When an area isn’t properly prepared for extreme heat, it isn’t anything to take lightly.

  8. I live in Seattle and while it has been really hot, I would be okay. It’s the kiddos that are having a hard time with going to sleep when it’s 93 still in the house. I’ve been putting their pillows in the freezer along with those rice-bag microwave packs. They’ve been a life saver!!

  9. The really hot weather just ended today. Yeah!!! I’m a transplant from Michigan originally so I know about hot humid weather in the summer. But with Seattle, AC is just not as popular. I’ve never missed it since I’ve moved over here until this week! My house was miserable the previous three nights. I went shopping at Costco and it was equally miserable.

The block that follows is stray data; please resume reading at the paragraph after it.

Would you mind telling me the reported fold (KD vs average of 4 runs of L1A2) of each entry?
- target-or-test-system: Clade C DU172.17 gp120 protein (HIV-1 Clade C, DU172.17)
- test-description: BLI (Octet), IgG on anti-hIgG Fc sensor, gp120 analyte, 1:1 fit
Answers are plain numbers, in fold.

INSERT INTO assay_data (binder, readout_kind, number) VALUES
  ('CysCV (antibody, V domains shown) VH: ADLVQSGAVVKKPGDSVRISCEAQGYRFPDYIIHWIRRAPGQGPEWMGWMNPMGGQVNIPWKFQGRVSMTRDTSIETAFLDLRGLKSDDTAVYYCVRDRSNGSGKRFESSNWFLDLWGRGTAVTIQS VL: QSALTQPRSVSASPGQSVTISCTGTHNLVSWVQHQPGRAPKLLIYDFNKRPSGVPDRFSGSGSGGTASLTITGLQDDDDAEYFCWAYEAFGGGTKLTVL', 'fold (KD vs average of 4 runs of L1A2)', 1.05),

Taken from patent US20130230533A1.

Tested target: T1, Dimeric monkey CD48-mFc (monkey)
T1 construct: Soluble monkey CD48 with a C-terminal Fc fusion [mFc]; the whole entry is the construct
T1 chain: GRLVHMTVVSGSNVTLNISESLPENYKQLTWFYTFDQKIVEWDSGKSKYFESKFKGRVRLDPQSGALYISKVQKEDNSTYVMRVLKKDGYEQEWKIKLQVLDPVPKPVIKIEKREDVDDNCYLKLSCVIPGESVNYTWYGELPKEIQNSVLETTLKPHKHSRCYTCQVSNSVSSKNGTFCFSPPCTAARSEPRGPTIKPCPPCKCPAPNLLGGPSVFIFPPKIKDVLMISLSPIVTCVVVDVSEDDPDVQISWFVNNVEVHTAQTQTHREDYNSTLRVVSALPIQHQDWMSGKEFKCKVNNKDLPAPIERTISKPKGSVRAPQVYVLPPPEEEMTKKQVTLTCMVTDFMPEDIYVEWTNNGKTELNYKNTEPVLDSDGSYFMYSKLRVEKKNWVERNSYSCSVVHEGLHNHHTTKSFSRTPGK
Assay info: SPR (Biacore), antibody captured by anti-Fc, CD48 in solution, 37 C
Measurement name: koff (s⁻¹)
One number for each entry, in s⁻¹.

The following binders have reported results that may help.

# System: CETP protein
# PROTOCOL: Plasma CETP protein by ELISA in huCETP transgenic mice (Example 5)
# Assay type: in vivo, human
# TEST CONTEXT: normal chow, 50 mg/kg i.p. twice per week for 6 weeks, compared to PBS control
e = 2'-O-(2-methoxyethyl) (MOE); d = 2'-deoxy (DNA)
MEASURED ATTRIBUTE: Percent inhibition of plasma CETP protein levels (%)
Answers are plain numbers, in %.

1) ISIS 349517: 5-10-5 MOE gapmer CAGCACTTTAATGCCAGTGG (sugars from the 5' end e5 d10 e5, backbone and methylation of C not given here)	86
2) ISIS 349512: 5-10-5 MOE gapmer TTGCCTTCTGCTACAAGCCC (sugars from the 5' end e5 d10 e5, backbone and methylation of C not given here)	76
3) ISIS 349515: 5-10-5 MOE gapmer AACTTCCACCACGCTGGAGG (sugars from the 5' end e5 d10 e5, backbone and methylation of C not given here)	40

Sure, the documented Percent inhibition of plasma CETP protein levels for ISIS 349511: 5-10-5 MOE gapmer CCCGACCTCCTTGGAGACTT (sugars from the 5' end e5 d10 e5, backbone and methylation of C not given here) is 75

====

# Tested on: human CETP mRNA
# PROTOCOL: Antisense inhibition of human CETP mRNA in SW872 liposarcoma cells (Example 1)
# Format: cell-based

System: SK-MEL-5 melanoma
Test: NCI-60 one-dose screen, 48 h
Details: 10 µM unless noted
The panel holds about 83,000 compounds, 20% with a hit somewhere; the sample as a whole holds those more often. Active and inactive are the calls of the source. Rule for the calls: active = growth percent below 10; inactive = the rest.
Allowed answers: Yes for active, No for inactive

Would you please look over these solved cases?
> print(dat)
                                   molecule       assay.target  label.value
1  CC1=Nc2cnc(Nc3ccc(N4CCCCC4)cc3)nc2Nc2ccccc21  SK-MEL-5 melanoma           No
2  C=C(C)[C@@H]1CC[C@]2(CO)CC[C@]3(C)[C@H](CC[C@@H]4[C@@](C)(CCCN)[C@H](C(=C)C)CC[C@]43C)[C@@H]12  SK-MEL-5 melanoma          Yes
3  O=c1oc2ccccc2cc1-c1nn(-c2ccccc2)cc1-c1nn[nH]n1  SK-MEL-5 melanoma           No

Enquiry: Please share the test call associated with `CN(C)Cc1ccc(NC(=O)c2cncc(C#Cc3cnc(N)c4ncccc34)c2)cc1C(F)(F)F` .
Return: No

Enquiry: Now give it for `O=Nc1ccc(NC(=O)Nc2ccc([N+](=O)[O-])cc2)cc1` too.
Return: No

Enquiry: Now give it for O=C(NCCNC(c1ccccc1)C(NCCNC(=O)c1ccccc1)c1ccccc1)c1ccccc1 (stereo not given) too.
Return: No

10. Thanks for the sympathy. I’ll remember when you get a freak cold spell and have a heating bill of $300. for the month. But on the other hand I love your site and follow it. I live in northern Idaho and chose to because I do not do well in heat and humidity together. I just stay in mostly during the day and use a wet cloth around my neck with the fan on. It can keep you cool and happy. Also always drink lots of cool, not cold, water. Thanks, Sherrie! I write articles on these very survival subjects if you are interested.